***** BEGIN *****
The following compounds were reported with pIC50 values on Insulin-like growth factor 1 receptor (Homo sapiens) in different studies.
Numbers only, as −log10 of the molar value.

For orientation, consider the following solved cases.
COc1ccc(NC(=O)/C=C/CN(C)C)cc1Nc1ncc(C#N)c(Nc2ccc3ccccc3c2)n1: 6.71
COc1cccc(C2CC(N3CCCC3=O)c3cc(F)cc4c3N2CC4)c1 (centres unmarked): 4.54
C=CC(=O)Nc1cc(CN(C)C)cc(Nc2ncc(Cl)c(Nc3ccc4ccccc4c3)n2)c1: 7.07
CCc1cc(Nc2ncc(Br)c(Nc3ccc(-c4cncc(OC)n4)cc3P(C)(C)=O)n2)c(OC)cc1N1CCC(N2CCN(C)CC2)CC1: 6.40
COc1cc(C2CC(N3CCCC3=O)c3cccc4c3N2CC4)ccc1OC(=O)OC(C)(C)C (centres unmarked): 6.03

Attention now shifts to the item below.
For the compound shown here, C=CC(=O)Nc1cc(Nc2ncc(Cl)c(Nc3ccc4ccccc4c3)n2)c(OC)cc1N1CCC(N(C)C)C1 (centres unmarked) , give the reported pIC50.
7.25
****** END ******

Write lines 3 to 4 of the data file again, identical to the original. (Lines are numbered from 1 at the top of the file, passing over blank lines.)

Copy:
For orientation, consider the following solved cases.
COc1ccc(NC(=O)/C=C/CN(C)C)cc1Nc1ncc(C#N)c(Nc2ccc3ccccc3c2)n1: 6.71